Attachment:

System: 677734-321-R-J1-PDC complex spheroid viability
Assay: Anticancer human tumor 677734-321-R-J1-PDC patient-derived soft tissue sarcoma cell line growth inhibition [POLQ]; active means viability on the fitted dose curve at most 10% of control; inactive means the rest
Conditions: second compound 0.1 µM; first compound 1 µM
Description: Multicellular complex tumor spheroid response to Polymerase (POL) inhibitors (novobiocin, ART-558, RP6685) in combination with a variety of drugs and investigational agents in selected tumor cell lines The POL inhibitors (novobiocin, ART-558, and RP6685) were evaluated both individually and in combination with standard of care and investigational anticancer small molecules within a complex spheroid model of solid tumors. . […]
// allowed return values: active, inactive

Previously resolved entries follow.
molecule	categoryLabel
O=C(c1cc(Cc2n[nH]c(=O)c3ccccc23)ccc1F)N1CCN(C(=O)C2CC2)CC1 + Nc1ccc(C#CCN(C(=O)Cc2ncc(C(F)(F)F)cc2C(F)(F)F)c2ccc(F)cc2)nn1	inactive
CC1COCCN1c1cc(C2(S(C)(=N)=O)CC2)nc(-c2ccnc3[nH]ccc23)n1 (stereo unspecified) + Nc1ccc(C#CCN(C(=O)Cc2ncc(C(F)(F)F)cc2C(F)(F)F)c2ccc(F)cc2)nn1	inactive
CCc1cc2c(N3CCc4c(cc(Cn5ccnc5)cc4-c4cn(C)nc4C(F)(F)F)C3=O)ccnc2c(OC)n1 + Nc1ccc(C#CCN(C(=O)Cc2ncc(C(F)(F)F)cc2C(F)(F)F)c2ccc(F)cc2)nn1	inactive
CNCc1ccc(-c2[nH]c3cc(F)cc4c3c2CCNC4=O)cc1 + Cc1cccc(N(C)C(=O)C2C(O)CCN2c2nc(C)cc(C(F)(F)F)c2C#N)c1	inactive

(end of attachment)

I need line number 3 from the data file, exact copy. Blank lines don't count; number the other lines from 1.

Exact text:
Conditions: second compound 0.1 µM; first compound 1 µM